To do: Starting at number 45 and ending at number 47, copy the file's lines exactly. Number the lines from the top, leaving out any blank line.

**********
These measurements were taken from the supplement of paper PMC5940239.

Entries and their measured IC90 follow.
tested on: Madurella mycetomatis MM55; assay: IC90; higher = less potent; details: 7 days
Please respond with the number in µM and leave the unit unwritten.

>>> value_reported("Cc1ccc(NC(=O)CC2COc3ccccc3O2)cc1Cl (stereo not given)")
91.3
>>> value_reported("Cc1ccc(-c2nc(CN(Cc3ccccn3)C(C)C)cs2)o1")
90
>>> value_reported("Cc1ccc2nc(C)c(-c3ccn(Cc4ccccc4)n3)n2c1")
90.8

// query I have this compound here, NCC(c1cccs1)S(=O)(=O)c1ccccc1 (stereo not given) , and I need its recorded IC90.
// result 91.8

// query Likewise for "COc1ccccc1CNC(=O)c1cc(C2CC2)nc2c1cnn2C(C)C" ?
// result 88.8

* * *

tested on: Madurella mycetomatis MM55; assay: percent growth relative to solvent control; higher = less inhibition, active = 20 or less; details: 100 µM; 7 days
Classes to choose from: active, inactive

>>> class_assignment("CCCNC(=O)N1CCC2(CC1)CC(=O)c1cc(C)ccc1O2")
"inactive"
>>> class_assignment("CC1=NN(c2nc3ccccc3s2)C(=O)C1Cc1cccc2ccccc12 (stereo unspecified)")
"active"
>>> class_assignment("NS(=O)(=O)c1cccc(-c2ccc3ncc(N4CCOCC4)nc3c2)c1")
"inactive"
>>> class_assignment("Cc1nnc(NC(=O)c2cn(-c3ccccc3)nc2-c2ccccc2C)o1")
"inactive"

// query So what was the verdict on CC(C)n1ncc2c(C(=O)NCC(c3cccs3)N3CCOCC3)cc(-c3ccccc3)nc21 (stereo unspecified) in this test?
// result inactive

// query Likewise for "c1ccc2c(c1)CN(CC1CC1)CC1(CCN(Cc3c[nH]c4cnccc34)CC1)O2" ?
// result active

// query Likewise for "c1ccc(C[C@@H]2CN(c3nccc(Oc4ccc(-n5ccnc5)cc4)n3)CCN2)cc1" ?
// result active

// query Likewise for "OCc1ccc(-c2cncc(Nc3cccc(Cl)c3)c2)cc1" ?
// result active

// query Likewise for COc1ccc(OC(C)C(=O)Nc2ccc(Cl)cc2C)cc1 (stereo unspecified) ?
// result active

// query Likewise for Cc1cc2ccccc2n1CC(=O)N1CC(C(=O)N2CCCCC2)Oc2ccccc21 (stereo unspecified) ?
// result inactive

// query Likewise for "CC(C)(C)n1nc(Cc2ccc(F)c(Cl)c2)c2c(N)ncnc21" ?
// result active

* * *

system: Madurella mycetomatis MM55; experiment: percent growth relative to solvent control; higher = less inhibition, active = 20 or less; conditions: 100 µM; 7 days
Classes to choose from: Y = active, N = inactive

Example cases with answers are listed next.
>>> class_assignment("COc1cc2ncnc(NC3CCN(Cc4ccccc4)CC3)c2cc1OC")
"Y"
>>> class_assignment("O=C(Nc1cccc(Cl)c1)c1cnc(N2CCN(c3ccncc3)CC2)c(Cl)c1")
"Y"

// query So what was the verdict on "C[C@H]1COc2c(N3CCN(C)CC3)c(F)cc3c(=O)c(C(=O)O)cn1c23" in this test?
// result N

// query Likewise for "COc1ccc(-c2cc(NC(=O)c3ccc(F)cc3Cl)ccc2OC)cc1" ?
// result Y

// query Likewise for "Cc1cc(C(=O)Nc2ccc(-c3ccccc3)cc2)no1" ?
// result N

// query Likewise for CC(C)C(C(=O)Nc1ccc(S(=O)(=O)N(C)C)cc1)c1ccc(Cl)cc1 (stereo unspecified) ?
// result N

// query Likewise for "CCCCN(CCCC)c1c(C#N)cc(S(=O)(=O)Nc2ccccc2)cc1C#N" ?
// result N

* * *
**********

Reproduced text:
"Y"
>>> class_assignment("O=C(Nc1cccc(Cl)c1)c1cnc(N2CCN(c3ccncc3)CC2)c(Cl)c1")
"Y"